Gilbert Arenas admits he couldn’t ‘beat [Dwyane] Wade for s–t’

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During a recent group discussion, former NBA star Gilbert Arenas acknowledged that his efforts to defeat Dwyane Wade and the Miami Heat were next to impossible.

On his “Gil’s Arena” podcast, Arenas offered a blunt but honest assessment (at the 38:35 mark) about the chances of his Washington Wizards team capturing the Southeast Division over the Heat.

“We was nice, we just didn’t win the division,” Arenas first remarked.

After a brief discussion of the top teams in the Wizards’ division, Arenas then noted the difficulty in getting past Wade’s Heat teams.

“No, we had Miami,” Arenas said. “I’m pretty sure Miami was in our division. Yeah, I couldn’t beat Wade for s—.”

Arenas spent the first two seasons of his NBA career with the Golden State Warriors before signing with the Wizards in 2003 as a free agent. Despite Arenas developing into a superstar and never lacking in confidence, his supporting cast with the Wizards wasn’t enough to get past teams like the Heat and Orlando Magic.

From 2004 to 2008, the Wizards reached the postseason each time, finishing in second place in their respective division in each of those four seasons. Despite winning over 40 games each time, the Wizards only managed to win one playoff series.

In that first season, the Heat captured the division with a 59-23 record, 14 games better than the second-place Wizards. The following year, the Heat finished with a 52-30 record, holding a 10-game edge over the Wizards and eventually winning the NBA title.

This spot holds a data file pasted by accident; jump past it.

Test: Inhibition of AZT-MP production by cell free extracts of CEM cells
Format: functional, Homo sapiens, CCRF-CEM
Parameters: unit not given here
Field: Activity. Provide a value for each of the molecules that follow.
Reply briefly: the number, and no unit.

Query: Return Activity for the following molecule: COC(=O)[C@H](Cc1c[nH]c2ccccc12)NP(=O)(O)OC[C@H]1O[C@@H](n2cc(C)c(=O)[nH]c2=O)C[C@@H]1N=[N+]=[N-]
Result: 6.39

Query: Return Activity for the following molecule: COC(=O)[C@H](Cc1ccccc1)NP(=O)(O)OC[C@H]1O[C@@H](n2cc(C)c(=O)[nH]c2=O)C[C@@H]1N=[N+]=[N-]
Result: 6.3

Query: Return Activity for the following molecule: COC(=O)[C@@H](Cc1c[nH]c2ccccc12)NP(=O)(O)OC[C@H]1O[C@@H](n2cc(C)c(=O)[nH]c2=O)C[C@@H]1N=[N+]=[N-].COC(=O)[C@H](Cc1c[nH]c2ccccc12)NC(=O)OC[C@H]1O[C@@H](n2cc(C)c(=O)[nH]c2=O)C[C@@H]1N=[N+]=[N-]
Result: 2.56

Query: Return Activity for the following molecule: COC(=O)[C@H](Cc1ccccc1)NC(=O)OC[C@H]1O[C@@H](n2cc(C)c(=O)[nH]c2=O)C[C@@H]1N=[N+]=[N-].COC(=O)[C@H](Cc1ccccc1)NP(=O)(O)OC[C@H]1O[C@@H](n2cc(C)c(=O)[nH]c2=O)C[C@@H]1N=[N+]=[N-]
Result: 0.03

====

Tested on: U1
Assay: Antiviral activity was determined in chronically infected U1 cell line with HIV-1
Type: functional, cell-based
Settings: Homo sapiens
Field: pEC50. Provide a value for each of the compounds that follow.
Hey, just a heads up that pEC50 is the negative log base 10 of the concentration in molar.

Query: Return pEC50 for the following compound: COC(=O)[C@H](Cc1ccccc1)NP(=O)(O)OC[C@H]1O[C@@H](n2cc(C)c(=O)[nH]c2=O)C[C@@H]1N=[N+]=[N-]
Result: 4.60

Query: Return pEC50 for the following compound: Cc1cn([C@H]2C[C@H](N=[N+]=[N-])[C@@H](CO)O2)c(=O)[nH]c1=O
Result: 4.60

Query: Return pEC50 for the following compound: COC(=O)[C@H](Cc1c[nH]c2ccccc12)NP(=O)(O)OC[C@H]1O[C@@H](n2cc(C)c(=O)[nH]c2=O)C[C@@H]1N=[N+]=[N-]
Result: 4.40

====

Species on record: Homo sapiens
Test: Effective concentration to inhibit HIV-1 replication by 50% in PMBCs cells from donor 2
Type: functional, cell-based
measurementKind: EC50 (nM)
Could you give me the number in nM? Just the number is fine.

For the 2006-07 season, the Wizards had their best chance to topple the Heat, finishing just three games behind with a 41-41 record. In that final season of the four-year stretch, it was the Orlando Magic who the Wizards were unable to defeat for the division title.

During each of those final two seasons, injuries to Wade had a serious effect on the Heat’s ability to win. That became especially true during the 2007-08 campaign, when a nagging knee injury abruptly ended his season.

Arenas’ chances to get past the more potent teams in the Wizards’ division truly evaporated from that point. Off-the court woes and injuries eventually caused the Wizards to fall apart, with Arenas eventually playing elsewhere.

Of course, even without those issues, the likelihood of Arenas and the Wizards getting past the Heat was remote. That’s because wade was joined by LeBron James and Chris Bosh, which led to four consecutive Eastern Conference titles.

Coming up short against Wade is something many players experienced during their careers. Yet, it appears that Arenas’ frustration with that fact is something that he still thinks about.

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Brad Sullivan is a freelance writer for, having been an avid fan of NBA basketball for more than four decades. During that time, he's watched the Heat evolve from gestation period to expansion team all the way to three-time NBA champions. He'll follow their quest toward again reaching those lofty heights, and do so by offering some perspective along the way.